Overuse and abuse of the claim of bias is bad for the Coast Guard and military justice, as well as society at large. Any claim that the race card was played in the Webster Smith Case inevitably provokes defensiveness and resentment from certain quarters. Playing the race card in this case probably lead to a presumption of guilt. Webster Smith was not able to receive a fair trial in that environment. He was constitutionally entitled to a presumption of innocence. Presuming the worst is understandable in a society in which racism persists but is rarely openly expressed. About two generations after the Coast Guard Academy opened its doors to its first Black cadet, racism reared its ugly head in a most daring and pernicious way.
Excerpts from The Day newspaper concerning the court-martial of Cadet Webster Smith said as follows:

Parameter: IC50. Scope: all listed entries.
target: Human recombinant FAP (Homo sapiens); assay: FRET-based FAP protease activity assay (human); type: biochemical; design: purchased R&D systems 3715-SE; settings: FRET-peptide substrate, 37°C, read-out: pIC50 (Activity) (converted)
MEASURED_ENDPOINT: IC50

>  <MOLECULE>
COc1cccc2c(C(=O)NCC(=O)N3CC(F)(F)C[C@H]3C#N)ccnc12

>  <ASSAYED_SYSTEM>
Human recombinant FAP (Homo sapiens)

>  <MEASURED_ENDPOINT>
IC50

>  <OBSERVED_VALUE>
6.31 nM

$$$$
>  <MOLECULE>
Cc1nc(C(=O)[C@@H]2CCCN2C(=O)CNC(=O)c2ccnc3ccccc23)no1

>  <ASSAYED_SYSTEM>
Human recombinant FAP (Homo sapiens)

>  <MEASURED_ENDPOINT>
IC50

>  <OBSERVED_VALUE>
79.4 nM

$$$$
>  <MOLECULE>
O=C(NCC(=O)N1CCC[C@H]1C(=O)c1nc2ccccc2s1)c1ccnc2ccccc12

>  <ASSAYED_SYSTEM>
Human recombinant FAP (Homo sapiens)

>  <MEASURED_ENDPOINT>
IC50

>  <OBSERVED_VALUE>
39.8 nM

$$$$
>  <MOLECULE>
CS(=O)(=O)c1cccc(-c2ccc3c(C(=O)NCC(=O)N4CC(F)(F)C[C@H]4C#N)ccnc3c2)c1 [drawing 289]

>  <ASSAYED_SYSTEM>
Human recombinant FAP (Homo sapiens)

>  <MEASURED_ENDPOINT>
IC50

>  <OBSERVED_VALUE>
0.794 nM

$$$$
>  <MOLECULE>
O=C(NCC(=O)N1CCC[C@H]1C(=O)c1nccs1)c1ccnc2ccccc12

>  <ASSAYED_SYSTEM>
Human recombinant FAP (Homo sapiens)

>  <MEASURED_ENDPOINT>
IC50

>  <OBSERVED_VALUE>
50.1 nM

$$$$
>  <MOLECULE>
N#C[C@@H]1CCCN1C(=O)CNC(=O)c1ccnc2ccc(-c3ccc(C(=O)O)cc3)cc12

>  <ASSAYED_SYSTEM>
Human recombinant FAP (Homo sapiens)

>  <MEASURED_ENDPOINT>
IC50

Defense lawyers say race is a factor in the case. Smith is black, his accusers are white, and defense attorneys suspect the women conspired to bring false accusations against him.
If race wasn’t a factor when six women accused Smith of sexual misconduct, Merle Smith said, it might have been when a seventh woman came forward and the academy added new charges. Most of the sex-related charges have been dismissed.
“…as this thing has continued to evolve, I guess, as the first 16 charges didn’t appear to be going well, I guess they had to find another eight to see if they could make that case,” Merle Smith said.
Academy officials have said they will not comment on specific allegations before the trial.
The jury of Coast Guard officers included four white men, one white woman, three black men and a man of Asian descent.
Coast Guard Commandant Admiral Thad Allen was correct. In his State of the Coast Guard address he said, “We have never been more relevant and we have never been more visible to the Nation we serve”.
We are more visible because we have received more publicity. For some people craving recognition, all publicity is good. It is free advertising. Not for an old and venerated service. For an old public service, bad publicity can be dangerous and disastrous.